Emily McCampbell Soldiers On in the Tower Industry

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Climbing a ladder (or two) to get where she is going is nothing new for Emily McCampbell. McCampbell has literally risen through the ranks in both her professional life and concurrent military career. She works for Crown Castle as a Field Operations Technician and was the first female Field Artillery Battery Commander in the history of the Missouri Army National Guard. 

Still serving her company and country in “The Guard” in Albany, MO, McCampbell gives credit to her military training, as learning technical terms made it easier to transition from active duty to her current profession in the civilian workforce. She is in her fourth year with Crown Castle and manages 250 towers within a 200-mile diameter of Kansas City.

Prior to Crown Castle, McCampbell worked as an insurance adjuster or “cube squirrel” as she termed it. At the urging of a friend, Sonia Roshek, Vice President, Director of Construction-Telecom for Black & Veatch at the time, she was hired by their subsidiary Overland Contracting Inc. (OCI) as a tower climber for AT&T line and antenna installs.  

Her first climb following Comtrain training, was a 300-ft guyed tower in Kansas with an inside climb that required her to work under a boom, all new experiences for the rookie.  When asked about that climb, she admitted to being nervous, but stated that after having a few minutes to get comfortable on the tower she was able to keep pace with her peers. Given her height at 5′ 1″, climbing monopoles or old guyed towers initially proved difficult for McCampbell. She discovered early on that using proper equipment relative to her size greatly helped her and had a used DBI Sala extra small harness customized for her. 

McCampbell said throughout her career she has experienced a level of discrimination as a female and had to work harder to earn field exposure. She didn’t always feel welcome on-site but one Crew Lead in particular, Joe Anderson, became a male advocate for her and gave her the opportunity to prove she was fully capable.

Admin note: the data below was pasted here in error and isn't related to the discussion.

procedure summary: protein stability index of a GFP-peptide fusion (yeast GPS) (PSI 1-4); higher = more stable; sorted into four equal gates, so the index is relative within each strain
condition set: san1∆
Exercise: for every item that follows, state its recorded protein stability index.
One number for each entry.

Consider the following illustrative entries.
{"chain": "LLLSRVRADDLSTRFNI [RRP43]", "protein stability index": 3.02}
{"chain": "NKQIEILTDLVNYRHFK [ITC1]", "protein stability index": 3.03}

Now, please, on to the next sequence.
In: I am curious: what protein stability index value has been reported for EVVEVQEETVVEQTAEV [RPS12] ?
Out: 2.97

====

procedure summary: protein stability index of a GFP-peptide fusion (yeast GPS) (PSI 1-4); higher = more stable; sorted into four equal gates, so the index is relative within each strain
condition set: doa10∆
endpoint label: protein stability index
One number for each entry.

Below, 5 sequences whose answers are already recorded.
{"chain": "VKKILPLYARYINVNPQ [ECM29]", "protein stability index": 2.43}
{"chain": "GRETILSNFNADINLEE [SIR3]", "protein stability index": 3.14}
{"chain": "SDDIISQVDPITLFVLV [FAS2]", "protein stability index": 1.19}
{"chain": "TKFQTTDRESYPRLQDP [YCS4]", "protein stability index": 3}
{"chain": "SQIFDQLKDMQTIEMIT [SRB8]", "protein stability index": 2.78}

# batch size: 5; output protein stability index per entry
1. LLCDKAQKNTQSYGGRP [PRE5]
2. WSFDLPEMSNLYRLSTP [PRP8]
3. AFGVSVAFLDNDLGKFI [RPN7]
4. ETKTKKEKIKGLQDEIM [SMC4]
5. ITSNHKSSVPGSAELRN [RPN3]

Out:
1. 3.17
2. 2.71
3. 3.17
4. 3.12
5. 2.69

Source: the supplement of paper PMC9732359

During McCampbell’s tenure with OCI, she traveled with Joe’s crew in the MO/KS market and when working for MUTI she once covered 18 states in one year.  In all three companies she’s traveled with for work, McCampbell received a per diem and had the ability to choose where she stayed, so she was never faced with a situation that forced her to share a room with a coworker.   

After working for OCI, McCampbell was one half of MUTI’s first-ever female tower climber tiger team. The all-female crew did inspections under the guidance of the legendary Alice Workman (aka, “Momma Bear”), who was a female tower climber from the 90’s and has been a mentor to female climbers ever since. “She was a wonderful mentor,” McCampbell said. “Not only for her knowledge of all standards throughout the industry but her willingness to share and assist others.” 

Reflecting on the past decade, McCampbell has no regrets in her career choice. “It’s been a rewarding and a lucrative career path,” she said. “I’m very happy I was introduced to it.”

By Jim Fryer, Inside Towers Managing Editor

This article is part of the Climber Chronicles series, sponsored by Viavi Solutions

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